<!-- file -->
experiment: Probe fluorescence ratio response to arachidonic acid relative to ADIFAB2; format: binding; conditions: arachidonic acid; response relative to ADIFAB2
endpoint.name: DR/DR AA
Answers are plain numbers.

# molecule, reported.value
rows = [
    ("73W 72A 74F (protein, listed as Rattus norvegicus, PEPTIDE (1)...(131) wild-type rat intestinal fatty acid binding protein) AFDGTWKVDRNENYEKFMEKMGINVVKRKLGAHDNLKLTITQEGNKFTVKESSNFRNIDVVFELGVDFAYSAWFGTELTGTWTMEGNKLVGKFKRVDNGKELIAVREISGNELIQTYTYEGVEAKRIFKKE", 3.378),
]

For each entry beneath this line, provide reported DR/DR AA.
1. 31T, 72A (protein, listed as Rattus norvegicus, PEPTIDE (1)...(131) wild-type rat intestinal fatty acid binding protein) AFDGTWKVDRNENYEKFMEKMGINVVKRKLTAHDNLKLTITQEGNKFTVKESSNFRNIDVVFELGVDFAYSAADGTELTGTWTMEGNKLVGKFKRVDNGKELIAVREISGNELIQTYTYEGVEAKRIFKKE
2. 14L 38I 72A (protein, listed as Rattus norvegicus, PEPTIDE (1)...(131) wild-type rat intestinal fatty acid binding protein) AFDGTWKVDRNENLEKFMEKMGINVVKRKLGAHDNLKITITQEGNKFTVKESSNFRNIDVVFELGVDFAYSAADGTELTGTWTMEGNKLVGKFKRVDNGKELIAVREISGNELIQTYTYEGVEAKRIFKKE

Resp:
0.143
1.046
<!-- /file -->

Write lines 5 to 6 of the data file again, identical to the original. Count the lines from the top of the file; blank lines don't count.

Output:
rows = [
    ("73W 72A 74F (protein, listed as Rattus norvegicus, PEPTIDE (1)...(131) wild-type rat intestinal fatty acid binding protein) AFDGTWKVDRNENYEKFMEKMGINVVKRKLGAHDNLKLTITQEGNKFTVKESSNFRNIDVVFELGVDFAYSAWFGTELTGTWTMEGNKLVGKFKRVDNGKELIAVREISGNELIQTYTYEGVEAKRIFKKE", 3.378),